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Venus and Jupiter are converging for a must-see close encounter at the end of June. It could be the best backyard sky show of 2015.
Throughout the month of June 2015, the two brightest planets in the night sky, Venus and Jupiter, are converging for a jaw-dropping close encounter.
When the sun goes down, step outside and look west. You don’t have to wait until the sky fades to black. Venus and Jupiter are so bright, you can see then shining through the twilight.
During the first two weeks of June, Venus and Jupiter converged until they’re now are only about 10 degrees apart. For reference, this means they would just fit together inside the bowl of the Big Dipper. You could hide them both, simultaneously, behind the palm of your outstretched hand.
This is pretty close, but by the end of the month this distance will shrink by a factor of 30. In fact, every night in June, the separation between Venus and Jupiter will visibly shrink.
On June 18, Venus and Jupiter will be only 6 degrees apart. Now you can hide the two behind just two or three of your fingers with your arm outstretched.
On June 19, something exciting happens: the crescent moon joins the show. On that evening, the moon, Venus and Jupiter will form a bright isosceles triangle in the sunset sky. Isosceles means that two sides of the triangle are the same length. This is how most sky watchers in North America will see it.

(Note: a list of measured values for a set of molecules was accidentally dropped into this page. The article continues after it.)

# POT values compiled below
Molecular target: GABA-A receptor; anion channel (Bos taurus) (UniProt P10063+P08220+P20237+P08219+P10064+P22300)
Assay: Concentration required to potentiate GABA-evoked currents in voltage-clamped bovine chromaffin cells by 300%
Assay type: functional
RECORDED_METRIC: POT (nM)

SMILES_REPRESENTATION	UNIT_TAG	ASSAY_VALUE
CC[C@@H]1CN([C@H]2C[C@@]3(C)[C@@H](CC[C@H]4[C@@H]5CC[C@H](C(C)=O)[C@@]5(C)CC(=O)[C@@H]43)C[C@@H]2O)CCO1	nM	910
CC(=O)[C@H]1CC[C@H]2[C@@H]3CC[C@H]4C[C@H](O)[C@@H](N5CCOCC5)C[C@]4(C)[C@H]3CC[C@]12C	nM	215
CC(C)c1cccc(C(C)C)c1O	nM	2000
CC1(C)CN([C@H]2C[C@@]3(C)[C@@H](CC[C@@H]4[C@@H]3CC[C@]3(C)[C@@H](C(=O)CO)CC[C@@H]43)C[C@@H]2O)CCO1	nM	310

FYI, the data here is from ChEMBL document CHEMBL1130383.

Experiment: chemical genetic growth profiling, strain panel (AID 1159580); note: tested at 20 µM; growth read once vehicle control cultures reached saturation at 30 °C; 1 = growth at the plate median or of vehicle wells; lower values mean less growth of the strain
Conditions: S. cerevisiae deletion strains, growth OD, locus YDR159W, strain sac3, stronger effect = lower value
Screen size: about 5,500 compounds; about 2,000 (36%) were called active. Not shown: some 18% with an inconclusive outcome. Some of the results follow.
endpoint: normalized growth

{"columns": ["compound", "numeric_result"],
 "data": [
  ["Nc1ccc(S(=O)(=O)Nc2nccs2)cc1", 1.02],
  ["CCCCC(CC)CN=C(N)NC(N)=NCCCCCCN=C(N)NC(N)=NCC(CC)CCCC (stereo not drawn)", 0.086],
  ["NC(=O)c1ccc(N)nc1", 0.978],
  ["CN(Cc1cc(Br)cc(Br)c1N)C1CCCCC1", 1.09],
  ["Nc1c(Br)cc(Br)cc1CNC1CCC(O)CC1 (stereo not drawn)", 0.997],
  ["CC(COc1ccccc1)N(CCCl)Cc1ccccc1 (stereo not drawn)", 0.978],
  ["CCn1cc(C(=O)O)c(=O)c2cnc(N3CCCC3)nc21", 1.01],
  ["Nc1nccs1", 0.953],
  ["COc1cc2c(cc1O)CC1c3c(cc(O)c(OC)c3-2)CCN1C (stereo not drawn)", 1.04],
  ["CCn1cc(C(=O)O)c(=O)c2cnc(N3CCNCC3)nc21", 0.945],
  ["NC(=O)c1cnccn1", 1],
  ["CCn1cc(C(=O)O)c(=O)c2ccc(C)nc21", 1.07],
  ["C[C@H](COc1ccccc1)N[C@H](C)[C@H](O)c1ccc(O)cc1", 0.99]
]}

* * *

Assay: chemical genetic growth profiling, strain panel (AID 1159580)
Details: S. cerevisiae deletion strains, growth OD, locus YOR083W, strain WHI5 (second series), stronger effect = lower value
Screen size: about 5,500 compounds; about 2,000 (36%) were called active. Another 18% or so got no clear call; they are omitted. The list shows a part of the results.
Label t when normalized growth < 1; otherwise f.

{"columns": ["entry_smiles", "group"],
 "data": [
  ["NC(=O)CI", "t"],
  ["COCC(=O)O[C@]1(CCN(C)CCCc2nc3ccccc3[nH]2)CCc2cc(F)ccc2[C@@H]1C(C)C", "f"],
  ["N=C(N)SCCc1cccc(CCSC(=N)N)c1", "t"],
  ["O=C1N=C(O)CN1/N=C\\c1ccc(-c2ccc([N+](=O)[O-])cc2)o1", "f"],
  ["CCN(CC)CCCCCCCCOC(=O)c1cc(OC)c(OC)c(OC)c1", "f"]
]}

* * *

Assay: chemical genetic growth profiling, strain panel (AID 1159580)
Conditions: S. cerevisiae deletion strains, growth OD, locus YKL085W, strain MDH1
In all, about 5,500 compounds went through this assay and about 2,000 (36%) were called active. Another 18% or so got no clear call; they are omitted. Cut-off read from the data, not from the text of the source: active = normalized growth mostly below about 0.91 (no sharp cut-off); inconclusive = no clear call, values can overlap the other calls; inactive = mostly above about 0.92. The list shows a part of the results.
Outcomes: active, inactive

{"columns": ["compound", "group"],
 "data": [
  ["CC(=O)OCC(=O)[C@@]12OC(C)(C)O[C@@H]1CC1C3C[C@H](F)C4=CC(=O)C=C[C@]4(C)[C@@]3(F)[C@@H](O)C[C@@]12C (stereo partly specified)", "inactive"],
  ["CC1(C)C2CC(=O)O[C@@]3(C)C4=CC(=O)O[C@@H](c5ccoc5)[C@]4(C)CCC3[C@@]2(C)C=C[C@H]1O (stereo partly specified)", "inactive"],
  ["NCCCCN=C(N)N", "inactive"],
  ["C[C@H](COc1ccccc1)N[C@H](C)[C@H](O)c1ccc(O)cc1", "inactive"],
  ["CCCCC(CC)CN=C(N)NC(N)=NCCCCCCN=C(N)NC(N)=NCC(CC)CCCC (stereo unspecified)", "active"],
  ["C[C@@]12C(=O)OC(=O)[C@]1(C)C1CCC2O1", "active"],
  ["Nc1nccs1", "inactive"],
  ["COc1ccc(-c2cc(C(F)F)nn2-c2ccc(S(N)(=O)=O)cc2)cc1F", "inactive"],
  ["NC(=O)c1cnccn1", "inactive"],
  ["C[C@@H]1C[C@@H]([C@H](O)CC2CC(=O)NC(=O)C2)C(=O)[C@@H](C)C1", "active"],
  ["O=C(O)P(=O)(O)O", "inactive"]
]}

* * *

One night later, on June 20, the vertices rearrange themselves, forming yet another isosceles triangle.
The nights of June 19 and 20, by the way, are good nights to look through a telescope. Even a small telescope will show you the fat crescent phase of Venus, the cloudtops and largest moons of Jupiter, and the rugged terrain of Earth’s own moon. Swing your optics around the triangle for a fast-paced heavenly show.
The main event occurs on June 30. On that night, Venus and Jupiter will be a jaw-dropping 1/3rd of a degree apart. That’s less than the diameter of a full moon. You’ll be able to hide the pair not just behind the palm of your outstretched hand, but behind your little pinky finger.